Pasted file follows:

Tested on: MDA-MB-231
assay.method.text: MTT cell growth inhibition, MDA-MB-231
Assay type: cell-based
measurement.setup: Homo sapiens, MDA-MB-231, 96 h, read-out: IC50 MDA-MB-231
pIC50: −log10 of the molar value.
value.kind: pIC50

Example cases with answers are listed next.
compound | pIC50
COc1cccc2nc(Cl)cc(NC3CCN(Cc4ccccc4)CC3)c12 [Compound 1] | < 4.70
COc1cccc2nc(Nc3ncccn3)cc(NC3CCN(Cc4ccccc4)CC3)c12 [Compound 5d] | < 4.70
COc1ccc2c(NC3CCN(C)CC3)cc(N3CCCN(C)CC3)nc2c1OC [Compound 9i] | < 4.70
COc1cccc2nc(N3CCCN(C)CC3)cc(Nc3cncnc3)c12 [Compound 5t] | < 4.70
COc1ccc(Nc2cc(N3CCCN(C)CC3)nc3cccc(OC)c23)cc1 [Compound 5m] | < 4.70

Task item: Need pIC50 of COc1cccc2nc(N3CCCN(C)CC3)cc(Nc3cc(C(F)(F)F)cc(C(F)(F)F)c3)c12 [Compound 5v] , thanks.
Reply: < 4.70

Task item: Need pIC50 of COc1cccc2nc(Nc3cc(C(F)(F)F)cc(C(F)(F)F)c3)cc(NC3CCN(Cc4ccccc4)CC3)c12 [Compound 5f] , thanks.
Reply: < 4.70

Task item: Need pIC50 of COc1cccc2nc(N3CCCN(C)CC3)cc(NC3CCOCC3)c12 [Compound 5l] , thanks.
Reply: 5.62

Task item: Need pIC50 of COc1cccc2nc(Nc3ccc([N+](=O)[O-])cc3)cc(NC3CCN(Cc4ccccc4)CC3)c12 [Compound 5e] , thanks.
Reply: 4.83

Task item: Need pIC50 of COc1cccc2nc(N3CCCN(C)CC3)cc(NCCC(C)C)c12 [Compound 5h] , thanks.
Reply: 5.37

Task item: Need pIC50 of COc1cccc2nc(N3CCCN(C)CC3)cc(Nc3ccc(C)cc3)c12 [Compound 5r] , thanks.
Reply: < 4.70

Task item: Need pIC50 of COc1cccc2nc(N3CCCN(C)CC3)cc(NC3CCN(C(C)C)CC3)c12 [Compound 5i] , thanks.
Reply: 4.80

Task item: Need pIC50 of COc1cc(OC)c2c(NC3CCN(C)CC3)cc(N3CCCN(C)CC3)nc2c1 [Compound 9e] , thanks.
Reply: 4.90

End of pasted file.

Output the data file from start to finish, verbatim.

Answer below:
Tested on: MDA-MB-231
assay.method.text: MTT cell growth inhibition, MDA-MB-231
Assay type: cell-based
measurement.setup: Homo sapiens, MDA-MB-231, 96 h, read-out: IC50 MDA-MB-231
pIC50: −log10 of the molar value.
value.kind: pIC50

Example cases with answers are listed next.
compound | pIC50
COc1cccc2nc(Cl)cc(NC3CCN(Cc4ccccc4)CC3)c12 [Compound 1] | < 4.70
COc1cccc2nc(Nc3ncccn3)cc(NC3CCN(Cc4ccccc4)CC3)c12 [Compound 5d] | < 4.70
COc1ccc2c(NC3CCN(C)CC3)cc(N3CCCN(C)CC3)nc2c1OC [Compound 9i] | < 4.70
COc1cccc2nc(N3CCCN(C)CC3)cc(Nc3cncnc3)c12 [Compound 5t] | < 4.70
COc1ccc(Nc2cc(N3CCCN(C)CC3)nc3cccc(OC)c23)cc1 [Compound 5m] | < 4.70

Task item: Need pIC50 of COc1cccc2nc(N3CCCN(C)CC3)cc(Nc3cc(C(F)(F)F)cc(C(F)(F)F)c3)c12 [Compound 5v] , thanks.
Reply: < 4.70

Task item: Need pIC50 of COc1cccc2nc(Nc3cc(C(F)(F)F)cc(C(F)(F)F)c3)cc(NC3CCN(Cc4ccccc4)CC3)c12 [Compound 5f] , thanks.
Reply: < 4.70

Task item: Need pIC50 of COc1cccc2nc(N3CCCN(C)CC3)cc(NC3CCOCC3)c12 [Compound 5l] , thanks.
Reply: 5.62

Task item: Need pIC50 of COc1cccc2nc(Nc3ccc([N+](=O)[O-])cc3)cc(NC3CCN(Cc4ccccc4)CC3)c12 [Compound 5e] , thanks.
Reply: 4.83

Task item: Need pIC50 of COc1cccc2nc(N3CCCN(C)CC3)cc(NCCC(C)C)c12 [Compound 5h] , thanks.
Reply: 5.37

Task item: Need pIC50 of COc1cccc2nc(N3CCCN(C)CC3)cc(Nc3ccc(C)cc3)c12 [Compound 5r] , thanks.
Reply: < 4.70

Task item: Need pIC50 of COc1cccc2nc(N3CCCN(C)CC3)cc(NC3CCN(C(C)C)CC3)c12 [Compound 5i] , thanks.
Reply: 4.80

Task item: Need pIC50 of COc1cc(OC)c2c(NC3CCN(C)CC3)cc(N3CCCN(C)CC3)nc2c1 [Compound 9e] , thanks.
Reply: 4.90